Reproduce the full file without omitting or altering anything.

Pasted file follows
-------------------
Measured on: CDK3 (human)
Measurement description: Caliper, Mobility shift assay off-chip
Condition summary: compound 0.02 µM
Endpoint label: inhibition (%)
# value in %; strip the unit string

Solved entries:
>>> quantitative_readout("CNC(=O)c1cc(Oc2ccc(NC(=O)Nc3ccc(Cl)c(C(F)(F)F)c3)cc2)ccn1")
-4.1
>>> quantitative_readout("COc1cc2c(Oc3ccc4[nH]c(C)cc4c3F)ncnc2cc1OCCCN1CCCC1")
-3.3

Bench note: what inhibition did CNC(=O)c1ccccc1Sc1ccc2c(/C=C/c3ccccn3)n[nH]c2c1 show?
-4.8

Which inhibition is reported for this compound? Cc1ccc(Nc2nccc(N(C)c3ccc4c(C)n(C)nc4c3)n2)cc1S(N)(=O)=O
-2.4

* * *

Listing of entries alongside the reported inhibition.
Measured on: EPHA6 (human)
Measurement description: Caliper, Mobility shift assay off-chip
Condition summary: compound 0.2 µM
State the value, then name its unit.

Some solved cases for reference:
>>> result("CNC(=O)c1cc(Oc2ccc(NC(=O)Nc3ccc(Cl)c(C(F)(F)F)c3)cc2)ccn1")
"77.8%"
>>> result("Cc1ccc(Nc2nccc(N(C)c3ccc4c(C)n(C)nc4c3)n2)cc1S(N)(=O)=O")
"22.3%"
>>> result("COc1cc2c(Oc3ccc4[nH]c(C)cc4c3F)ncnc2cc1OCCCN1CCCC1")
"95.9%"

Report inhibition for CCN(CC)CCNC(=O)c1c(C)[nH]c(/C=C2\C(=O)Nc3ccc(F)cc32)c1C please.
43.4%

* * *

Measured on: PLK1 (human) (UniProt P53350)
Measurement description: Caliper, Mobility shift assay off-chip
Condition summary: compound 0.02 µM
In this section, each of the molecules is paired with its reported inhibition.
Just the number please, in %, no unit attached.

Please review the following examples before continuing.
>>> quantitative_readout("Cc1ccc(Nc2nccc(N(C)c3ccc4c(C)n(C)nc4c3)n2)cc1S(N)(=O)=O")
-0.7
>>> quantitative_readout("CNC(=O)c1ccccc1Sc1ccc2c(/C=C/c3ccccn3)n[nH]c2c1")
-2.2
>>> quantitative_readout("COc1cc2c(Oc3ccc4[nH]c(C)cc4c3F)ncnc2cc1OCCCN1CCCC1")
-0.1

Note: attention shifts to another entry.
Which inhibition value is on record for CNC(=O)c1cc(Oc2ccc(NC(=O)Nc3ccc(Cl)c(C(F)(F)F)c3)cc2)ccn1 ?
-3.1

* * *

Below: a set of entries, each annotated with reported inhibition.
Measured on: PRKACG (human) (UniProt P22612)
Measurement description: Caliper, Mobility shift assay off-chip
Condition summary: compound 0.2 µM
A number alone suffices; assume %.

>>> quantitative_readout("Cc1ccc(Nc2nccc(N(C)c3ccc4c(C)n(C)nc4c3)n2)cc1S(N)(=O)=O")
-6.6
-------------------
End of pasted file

Measured on: CDK3 (human)
Measurement description: Caliper, Mobility shift assay off-chip
Condition summary: compound 0.02 µM
Endpoint label: inhibition (%)
# value in %; strip the unit string

Solved entries:
>>> quantitative_readout("CNC(=O)c1cc(Oc2ccc(NC(=O)Nc3ccc(Cl)c(C(F)(F)F)c3)cc2)ccn1")
-4.1
>>> quantitative_readout("COc1cc2c(Oc3ccc4[nH]c(C)cc4c3F)ncnc2cc1OCCCN1CCCC1")
-3.3

Bench note: what inhibition did CNC(=O)c1ccccc1Sc1ccc2c(/C=C/c3ccccn3)n[nH]c2c1 show?
-4.8

Which inhibition is reported for this compound? Cc1ccc(Nc2nccc(N(C)c3ccc4c(C)n(C)nc4c3)n2)cc1S(N)(=O)=O
-2.4

* * *

Listing of entries alongside the reported inhibition.
Measured on: EPHA6 (human)
Measurement description: Caliper, Mobility shift assay off-chip
Condition summary: compound 0.2 µM
State the value, then name its unit.

Some solved cases for reference:
>>> result("CNC(=O)c1cc(Oc2ccc(NC(=O)Nc3ccc(Cl)c(C(F)(F)F)c3)cc2)ccn1")
"77.8%"
>>> result("Cc1ccc(Nc2nccc(N(C)c3ccc4c(C)n(C)nc4c3)n2)cc1S(N)(=O)=O")
"22.3%"
>>> result("COc1cc2c(Oc3ccc4[nH]c(C)cc4c3F)ncnc2cc1OCCCN1CCCC1")
"95.9%"

Report inhibition for CCN(CC)CCNC(=O)c1c(C)[nH]c(/C=C2\C(=O)Nc3ccc(F)cc32)c1C please.
43.4%

* * *

Measured on: PLK1 (human) (UniProt P53350)
Measurement description: Caliper, Mobility shift assay off-chip
Condition summary: compound 0.02 µM
In this section, each of the molecules is paired with its reported inhibition.
Just the number please, in %, no unit attached.

Please review the following examples before continuing.
>>> quantitative_readout("Cc1ccc(Nc2nccc(N(C)c3ccc4c(C)n(C)nc4c3)n2)cc1S(N)(=O)=O")
-0.7
>>> quantitative_readout("CNC(=O)c1ccccc1Sc1ccc2c(/C=C/c3ccccn3)n[nH]c2c1")
-2.2
>>> quantitative_readout("COc1cc2c(Oc3ccc4[nH]c(C)cc4c3F)ncnc2cc1OCCCN1CCCC1")
-0.1

Note: attention shifts to another entry.
Which inhibition value is on record for CNC(=O)c1cc(Oc2ccc(NC(=O)Nc3ccc(Cl)c(C(F)(F)F)c3)cc2)ccn1 ?
-3.1

* * *

Below: a set of entries, each annotated with reported inhibition.
Measured on: PRKACG (human) (UniProt P22612)
Measurement description: Caliper, Mobility shift assay off-chip
Condition summary: compound 0.2 µM
A number alone suffices; assume %.

>>> quantitative_readout("Cc1ccc(Nc2nccc(N(C)c3ccc4c(C)n(C)nc4c3)n2)cc1S(N)(=O)=O")
-6.6